Variously known in New Zealand as Bluff oyster, dredge oyster and flat oyster, or by its Māori name tio, this much-loved delicacy is really the Chilean oyster – Ostrea chilensis.
Found all around the New Zealand coast in small patches to depths of 35 metres or more, dredge oysters grow in extensive beds in the South Island’s Foveaux Strait, Golden Bay and Tasman Bay. The pear-shaped adult is a heavy-shelled bivalve, some 6–10 centimetres long, with a cupped lower shell and a flat upper shell.
A dredge oyster spends its first 18–30 days as a larva within its parent’s body. It is then released into the water and settles a few centimetres away. It immediately cements the lower shell to some surface, often the shell of another oyster.
After about two years the cement bonding breaks down and the oyster lies on the muddy sea floor. It reaches sexual maturity around this time. A dredge oyster may be a hermaphrodite, producing eggs and sperm at the same time, or it may be in a definite male or female phase. It can alternate between each sex.
Dredge oysters can live for eight years or more and reach harvest width of 58 millimetres in four to six years.
Foveaux Strait oyster fishery
Foveaux Strait oyster beds have been dredged since 1863. The first beds were small, and were soon depleted. A large bed discovered in eastern Foveaux Strait was dredged from 1888 until the 1950s. When this proved uneconomic, the focus moved to the centre of the strait. In the early 1930s, the oysters were struck by disease and many died. Other disease outbreaks followed in the early 1960s and between 1986 and 1992. The culprit was Bonamia exitiosus, a parasite that lives inside the oyster’s blood cells.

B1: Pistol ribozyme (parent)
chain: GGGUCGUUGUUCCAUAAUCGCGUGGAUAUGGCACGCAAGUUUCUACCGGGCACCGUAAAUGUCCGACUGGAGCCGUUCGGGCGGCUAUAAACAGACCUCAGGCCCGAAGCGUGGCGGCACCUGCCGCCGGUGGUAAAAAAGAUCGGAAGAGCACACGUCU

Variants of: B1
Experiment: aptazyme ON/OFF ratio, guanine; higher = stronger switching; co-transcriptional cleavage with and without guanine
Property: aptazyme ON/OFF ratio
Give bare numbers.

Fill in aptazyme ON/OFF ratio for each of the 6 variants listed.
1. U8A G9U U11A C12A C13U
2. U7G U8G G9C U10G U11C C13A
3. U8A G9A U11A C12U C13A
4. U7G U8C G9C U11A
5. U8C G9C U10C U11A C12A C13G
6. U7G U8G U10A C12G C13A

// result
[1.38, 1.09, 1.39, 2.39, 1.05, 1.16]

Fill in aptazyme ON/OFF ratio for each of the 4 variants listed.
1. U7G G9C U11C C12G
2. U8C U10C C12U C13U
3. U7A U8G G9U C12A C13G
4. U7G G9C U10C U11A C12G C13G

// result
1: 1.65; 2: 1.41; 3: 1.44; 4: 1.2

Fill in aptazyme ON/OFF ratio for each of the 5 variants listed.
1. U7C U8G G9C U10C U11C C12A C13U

Fishermen knew that the densest beds of oyster were associated with reefs of material known as mullock. Resembling coral, mullock reefs are built up from the skeletons of assorted bryozoans, shellfish, polychaete worms and sponges. They are common around New Zealand where strong currents flow through shallow channels, and they may stretch for several kilometres.
After 140 years of dredging, most mullock reefs in Foveaux Strait have been destroyed by heavy equipment, and few sites are available for young oysters to settle. The oyster population in the eastern Foveaux Strait has never recovered since the 1950s, and neither have the mullock reefs. Some environmentalists believe the fishery will collapse if destruction of the reefs continues.